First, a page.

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Erectile Dysfunction

Conquering Performance Anxiety


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Summary & Participants

Though erectile dysfunction and other sexual hindrances can have biological causes, for many the problem is psychological. Performance anxiety can be a serious obstacle to a fulfilling sexual relationship, but it can also be overcome. Join our panel of experts for a live discussion of its causes and cures. Viewers are encouraged to submit their questions in advance, or during the live program.

Medically Reviewed On: July 21, 2009

Webcast Transcript


DAVID FOLK THOMAS:  Now, very quickly, treatments.  Everybody's heard about Viagra this, Viagra that.  Is that a big part of Viagra, to help people with performance anxiety?

KEN ROSENBERG, MD:  Viagra is the drug of choice nowadays if you're going to use a drug for erectile dysfunction.  It doesn't work to give you an erection.  What it does is keeps the blood in the penis.  You need to take it a half hour to an hour before you're going to have intercourse, because it has to get to your penis.  You have to wait for certain metabolic things to happen, and then you also need to be stimulated.  Once you're stimulated, what Viagra does very nicely -- it works about 80 percent of the time -- is it keeps the blood in the penis, so it really keeps the hydraulic system, if you will, going and enables people to last longer and have second erections, that sort of thing.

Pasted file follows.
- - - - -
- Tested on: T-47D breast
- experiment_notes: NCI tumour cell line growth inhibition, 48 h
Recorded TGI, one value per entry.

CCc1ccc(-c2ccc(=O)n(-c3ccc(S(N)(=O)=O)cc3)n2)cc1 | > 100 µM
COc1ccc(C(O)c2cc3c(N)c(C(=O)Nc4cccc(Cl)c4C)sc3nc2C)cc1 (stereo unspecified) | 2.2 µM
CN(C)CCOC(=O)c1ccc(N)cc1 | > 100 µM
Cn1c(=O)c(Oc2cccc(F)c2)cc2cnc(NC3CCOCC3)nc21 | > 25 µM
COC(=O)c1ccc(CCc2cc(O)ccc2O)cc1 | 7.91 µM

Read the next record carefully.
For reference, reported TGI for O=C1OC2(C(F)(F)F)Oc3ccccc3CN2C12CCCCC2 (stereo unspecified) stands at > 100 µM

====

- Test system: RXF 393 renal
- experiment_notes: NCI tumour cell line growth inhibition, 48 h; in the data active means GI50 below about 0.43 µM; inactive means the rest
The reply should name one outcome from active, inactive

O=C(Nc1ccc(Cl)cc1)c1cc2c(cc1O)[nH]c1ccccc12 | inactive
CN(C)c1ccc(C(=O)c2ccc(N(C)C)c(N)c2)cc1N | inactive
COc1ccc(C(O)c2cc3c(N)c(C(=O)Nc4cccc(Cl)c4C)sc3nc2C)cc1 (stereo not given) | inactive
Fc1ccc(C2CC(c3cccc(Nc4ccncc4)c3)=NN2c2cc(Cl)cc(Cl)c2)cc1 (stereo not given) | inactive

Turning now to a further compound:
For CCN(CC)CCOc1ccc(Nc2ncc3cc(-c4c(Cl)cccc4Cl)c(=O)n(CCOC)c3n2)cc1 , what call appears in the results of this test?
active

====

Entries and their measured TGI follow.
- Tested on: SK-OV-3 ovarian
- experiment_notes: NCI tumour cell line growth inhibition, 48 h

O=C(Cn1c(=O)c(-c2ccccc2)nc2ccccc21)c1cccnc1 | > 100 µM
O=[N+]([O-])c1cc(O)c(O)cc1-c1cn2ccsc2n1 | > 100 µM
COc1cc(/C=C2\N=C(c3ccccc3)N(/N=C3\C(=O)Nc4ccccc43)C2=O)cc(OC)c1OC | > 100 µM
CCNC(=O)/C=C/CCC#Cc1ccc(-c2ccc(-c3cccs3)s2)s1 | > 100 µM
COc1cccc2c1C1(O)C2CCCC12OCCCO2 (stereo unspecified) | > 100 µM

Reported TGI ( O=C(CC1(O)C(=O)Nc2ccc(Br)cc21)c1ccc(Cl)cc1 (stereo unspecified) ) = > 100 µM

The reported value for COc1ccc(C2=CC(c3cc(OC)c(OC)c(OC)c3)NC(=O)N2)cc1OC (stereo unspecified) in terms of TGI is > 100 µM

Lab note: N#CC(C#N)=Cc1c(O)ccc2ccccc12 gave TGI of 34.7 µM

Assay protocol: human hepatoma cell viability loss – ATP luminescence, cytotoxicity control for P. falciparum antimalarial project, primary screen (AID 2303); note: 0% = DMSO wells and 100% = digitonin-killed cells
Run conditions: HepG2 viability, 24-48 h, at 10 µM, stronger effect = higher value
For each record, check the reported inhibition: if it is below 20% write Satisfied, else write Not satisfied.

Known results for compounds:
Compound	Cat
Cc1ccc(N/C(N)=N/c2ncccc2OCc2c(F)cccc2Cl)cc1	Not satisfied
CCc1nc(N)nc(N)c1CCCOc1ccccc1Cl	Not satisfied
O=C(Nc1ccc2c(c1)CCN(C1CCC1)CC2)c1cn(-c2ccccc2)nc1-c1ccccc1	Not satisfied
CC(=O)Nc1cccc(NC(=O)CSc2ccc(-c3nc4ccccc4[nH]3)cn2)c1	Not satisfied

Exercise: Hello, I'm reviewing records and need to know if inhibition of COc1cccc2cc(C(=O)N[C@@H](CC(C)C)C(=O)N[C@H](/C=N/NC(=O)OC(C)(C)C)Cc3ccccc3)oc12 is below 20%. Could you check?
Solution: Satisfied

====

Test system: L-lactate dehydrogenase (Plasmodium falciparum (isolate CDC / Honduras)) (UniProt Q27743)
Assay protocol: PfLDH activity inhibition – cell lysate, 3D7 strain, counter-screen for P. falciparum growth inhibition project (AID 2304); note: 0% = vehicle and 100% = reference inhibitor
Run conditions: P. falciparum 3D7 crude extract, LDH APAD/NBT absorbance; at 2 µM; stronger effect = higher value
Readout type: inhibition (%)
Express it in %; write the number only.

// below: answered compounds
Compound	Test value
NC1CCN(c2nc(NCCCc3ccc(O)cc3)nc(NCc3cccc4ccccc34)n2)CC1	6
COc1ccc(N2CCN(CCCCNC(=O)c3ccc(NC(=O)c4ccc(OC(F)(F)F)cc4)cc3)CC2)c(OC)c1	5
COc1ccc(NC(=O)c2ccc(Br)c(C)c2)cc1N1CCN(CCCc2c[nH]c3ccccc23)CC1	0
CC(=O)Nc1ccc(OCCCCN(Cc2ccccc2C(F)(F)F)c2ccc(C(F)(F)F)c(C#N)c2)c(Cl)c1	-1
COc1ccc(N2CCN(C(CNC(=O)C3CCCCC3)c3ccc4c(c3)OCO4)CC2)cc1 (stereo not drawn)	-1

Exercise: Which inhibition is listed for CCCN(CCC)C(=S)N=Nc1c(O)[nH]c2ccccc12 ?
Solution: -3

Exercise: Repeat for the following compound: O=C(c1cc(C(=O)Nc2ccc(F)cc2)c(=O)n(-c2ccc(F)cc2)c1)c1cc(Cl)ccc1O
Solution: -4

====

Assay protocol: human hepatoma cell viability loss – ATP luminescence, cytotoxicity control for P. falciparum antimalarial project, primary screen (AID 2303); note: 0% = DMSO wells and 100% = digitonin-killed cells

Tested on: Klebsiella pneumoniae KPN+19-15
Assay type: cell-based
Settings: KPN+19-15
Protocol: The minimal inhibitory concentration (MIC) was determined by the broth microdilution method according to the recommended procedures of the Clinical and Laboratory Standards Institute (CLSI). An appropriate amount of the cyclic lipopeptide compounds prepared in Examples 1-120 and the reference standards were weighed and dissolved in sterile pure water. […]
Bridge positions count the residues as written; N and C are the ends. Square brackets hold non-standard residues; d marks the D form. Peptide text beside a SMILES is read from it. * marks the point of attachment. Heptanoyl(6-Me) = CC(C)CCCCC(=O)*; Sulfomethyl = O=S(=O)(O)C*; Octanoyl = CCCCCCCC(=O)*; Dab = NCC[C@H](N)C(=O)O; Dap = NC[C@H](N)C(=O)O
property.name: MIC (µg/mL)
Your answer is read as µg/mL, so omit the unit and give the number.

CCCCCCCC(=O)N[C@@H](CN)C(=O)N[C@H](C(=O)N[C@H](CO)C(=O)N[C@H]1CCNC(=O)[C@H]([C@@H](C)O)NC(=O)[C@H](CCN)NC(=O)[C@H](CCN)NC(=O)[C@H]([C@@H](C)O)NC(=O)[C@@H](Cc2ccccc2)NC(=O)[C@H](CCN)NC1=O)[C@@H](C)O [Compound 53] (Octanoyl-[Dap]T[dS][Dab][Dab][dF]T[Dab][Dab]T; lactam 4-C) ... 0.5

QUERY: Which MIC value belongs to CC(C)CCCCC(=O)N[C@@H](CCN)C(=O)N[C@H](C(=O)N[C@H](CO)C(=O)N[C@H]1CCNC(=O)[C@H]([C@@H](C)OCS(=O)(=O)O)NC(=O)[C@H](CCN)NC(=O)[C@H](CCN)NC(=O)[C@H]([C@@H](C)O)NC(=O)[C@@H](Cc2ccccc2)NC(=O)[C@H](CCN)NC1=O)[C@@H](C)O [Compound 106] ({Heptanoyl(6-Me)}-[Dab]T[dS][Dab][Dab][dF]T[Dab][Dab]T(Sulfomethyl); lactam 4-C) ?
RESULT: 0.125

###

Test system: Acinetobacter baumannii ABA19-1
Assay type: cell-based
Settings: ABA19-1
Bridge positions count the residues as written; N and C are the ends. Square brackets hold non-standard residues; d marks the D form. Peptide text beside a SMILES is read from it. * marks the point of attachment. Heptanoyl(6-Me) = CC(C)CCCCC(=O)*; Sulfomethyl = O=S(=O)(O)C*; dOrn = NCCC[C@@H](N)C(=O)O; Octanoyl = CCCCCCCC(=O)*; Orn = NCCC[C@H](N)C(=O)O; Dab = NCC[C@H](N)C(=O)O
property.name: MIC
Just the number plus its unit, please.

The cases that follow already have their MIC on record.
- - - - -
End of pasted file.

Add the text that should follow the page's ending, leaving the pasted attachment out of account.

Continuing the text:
DAVID FOLK THOMAS:  To wrap up, Dr. Filewich?

KEN ROSENBERG, MD:  But I think it's important to say and responsible to say that it has side effects and it's not something to be taken lightly.  It's not something to take over the Internet.

DAVID FOLK THOMAS:  You need a doctor to prescribe it.

KEN ROSENBERG, MD:  You need a doctor to prescribe, and I would say you need an educated doctor to make sure you don't have any cardiac side effects, because it could be a serious, if not dangerous drug if taken incorrectly.

DAVID FOLK THOMAS:  Along these lines, Dr. Filewich, to wrap up, somebody out there is having performance anxiety, unable to get an erection, who do they seek out for help?  How do they go about getting help?

ROBERT J. FILEWICH, PhD:  They'll go to a certified sex psychologist or psychiatrist, or a psychologist or psychiatrist who has had experience in this particular area, to make sure that they're well-referred and that they're people who are qualified, because you can go to someone who really isn't that well-educated or trained in the area and they can give you some misinformation that actually might be harmful.

DAVID FOLK THOMAS:  There you have it.  I want to thank my guests, Dr. Robert J. Filewich and Dr. Ken Rosenberg, for coming by.  Our topic has been performance anxiety, and we hope you're learned something here on this webcast.  I'm David Folk Thomas.  We'll see you next time.

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